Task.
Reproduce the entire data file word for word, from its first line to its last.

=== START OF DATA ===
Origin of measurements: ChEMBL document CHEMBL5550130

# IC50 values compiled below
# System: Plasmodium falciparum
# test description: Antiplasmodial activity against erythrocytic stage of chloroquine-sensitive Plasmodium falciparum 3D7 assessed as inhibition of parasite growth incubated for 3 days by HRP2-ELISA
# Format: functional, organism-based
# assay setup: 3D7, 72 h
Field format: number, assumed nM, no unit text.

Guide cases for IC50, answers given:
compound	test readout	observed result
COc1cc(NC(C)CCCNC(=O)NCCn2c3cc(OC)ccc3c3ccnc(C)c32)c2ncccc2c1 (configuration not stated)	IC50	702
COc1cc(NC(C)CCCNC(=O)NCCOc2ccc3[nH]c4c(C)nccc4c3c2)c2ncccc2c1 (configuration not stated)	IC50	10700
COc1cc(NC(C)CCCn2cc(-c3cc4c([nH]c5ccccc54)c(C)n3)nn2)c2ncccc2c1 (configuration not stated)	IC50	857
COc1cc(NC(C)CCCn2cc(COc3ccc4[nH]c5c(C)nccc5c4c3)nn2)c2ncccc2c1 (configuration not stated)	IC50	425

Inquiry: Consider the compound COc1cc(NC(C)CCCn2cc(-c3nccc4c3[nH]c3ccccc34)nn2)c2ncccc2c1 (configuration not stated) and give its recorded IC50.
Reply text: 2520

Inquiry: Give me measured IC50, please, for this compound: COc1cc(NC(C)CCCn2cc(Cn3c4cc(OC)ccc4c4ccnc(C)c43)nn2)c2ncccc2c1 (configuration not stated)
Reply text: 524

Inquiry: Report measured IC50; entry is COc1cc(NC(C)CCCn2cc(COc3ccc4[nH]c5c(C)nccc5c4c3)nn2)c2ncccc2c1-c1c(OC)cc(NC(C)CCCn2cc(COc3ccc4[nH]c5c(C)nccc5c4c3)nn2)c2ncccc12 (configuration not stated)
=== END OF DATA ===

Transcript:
Origin of measurements: ChEMBL document CHEMBL5550130

# IC50 values compiled below
# System: Plasmodium falciparum
# test description: Antiplasmodial activity against erythrocytic stage of chloroquine-sensitive Plasmodium falciparum 3D7 assessed as inhibition of parasite growth incubated for 3 days by HRP2-ELISA
# Format: functional, organism-based
# assay setup: 3D7, 72 h
Field format: number, assumed nM, no unit text.

Guide cases for IC50, answers given:
compound	test readout	observed result
COc1cc(NC(C)CCCNC(=O)NCCn2c3cc(OC)ccc3c3ccnc(C)c32)c2ncccc2c1 (configuration not stated)	IC50	702
COc1cc(NC(C)CCCNC(=O)NCCOc2ccc3[nH]c4c(C)nccc4c3c2)c2ncccc2c1 (configuration not stated)	IC50	10700
COc1cc(NC(C)CCCn2cc(-c3cc4c([nH]c5ccccc54)c(C)n3)nn2)c2ncccc2c1 (configuration not stated)	IC50	857
COc1cc(NC(C)CCCn2cc(COc3ccc4[nH]c5c(C)nccc5c4c3)nn2)c2ncccc2c1 (configuration not stated)	IC50	425

Inquiry: Consider the compound COc1cc(NC(C)CCCn2cc(-c3nccc4c3[nH]c3ccccc34)nn2)c2ncccc2c1 (configuration not stated) and give its recorded IC50.
Reply text: 2520

Inquiry: Give me measured IC50, please, for this compound: COc1cc(NC(C)CCCn2cc(Cn3c4cc(OC)ccc4c4ccnc(C)c43)nn2)c2ncccc2c1 (configuration not stated)
Reply text: 524

Inquiry: Report measured IC50; entry is COc1cc(NC(C)CCCn2cc(COc3ccc4[nH]c5c(C)nccc5c4c3)nn2)c2ncccc2c1-c1c(OC)cc(NC(C)CCCn2cc(COc3ccc4[nH]c5c(C)nccc5c4c3)nn2)c2ncccc12 (configuration not stated)